In patients with suspected or documented heart disease, a precise quantitative and qualitative assessment of cardiac function is critical for clinical diagnosis, risk stratification, management and prognosis. Cardiac CT is increasingly being used in diagnosis of coronary artery disease. Initially multi-detector row computed tomography (MDCT) was used chiefly for detecting coronary artery stenosis and assessment of cardiac morphology. Electron beam computed tomography has been shown to provide a highly accurate ejection fraction (±1%), with 50 ms image acquisition per image. Retrospective electrocardiographic gating allows for image reconstruction in any phase of the cardiac cycle. Thus, end systolic and end diastolic images can be produced to assess ventricular volumes and function. Despite lower temporal resolution than electron beam computed tomography, the ability of MDCT to assess ejection fraction is preserved. In the assessment of cardiac function, MDCT has been shown to be in good agreement with echocardiography, cineventriculography, single photon emission computed tomography and magnetic resonance imaging. The fast technical development of scanner hardware along with multisegmental image reconstruction has led to rapid improvement of spatial and temporal resolution and significantly faster cardiac scans. The same data that is acquired for MDCT angiography can also be used for evaluation of cardiac function. Considering contrast media application, radiation exposure, and limited temporal resolution, MDCT solely for analysis of cardiac function parameters seems not reasonable at the present time. However, because the data is already obtained during coronary evaluation, the combination of noninvasive coronary artery imaging and assessment of cardiac function with MDCT is a suitable approach to a conclusive cardiac workup in patients with suspected coronary artery disease. MDCT seems suitable for assessment of cardiac function by MDCT when results are held in comparison to magnetic resonance imaging as the reference standard. Given the radiation dose and contrast requirement, referring a patient to MDCT only for evaluation of function is not warranted, but rather adds important clinical information to the already acquired data during retrospective triggering for MDCT angiography.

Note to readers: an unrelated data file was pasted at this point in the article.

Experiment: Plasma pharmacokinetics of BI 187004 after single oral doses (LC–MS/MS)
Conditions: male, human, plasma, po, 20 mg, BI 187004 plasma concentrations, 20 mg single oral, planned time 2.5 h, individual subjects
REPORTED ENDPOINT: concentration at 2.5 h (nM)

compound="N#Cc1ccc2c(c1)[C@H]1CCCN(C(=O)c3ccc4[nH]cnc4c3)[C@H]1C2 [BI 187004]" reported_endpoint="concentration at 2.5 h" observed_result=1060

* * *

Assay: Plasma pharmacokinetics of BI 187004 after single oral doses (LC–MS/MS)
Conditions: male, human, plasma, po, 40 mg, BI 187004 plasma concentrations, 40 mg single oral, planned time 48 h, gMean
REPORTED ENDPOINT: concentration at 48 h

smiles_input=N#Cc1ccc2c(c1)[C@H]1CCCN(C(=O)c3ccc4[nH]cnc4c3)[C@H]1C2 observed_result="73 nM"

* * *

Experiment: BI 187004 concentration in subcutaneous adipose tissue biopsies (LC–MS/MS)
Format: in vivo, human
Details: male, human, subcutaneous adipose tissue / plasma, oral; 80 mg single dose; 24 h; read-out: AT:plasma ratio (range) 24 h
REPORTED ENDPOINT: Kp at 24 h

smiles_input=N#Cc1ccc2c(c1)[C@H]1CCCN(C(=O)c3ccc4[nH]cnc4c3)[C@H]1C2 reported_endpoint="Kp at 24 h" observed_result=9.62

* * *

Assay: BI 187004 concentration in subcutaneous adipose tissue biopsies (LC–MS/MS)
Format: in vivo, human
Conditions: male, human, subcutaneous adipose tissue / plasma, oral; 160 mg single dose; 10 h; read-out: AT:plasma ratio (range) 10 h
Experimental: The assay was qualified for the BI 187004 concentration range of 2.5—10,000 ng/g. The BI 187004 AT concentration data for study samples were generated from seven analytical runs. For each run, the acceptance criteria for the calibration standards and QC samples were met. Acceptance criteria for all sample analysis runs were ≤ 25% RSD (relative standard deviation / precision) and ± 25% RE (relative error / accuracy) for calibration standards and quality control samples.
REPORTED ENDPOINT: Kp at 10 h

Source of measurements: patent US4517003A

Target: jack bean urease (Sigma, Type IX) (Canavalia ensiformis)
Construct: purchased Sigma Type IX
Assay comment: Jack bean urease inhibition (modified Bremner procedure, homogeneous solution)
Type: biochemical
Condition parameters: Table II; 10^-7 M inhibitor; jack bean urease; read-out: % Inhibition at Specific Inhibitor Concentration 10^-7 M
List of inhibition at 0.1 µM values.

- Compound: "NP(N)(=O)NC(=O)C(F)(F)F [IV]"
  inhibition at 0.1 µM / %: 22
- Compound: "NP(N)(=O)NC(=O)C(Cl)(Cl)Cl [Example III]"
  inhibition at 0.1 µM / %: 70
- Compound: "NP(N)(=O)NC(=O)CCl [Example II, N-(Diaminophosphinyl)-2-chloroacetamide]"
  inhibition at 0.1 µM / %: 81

From the *Department of Medicine, University of Pittsburgh Medical Center, Pittsburgh, PA; †The Ciccarone Preventive Cardiology Center, Johns Hopkins University School of Medicine, Baltimore, MD; and ‡Division of Cardiology, Los Angeles Biomedical Research Institute at Harbor-UCLA, Torrance, CA.
Received for publication January 2, 2006; accected March 18, 2006.
Reprints: Matthew Budoff, MD, Division of Cardiology, Harbor-UCLA, Research and Education Institute, 1124 W Carson Street, Bldg RB-2, Torrance, CA 90502-2064 (e-mail: firstname.lastname@example.org).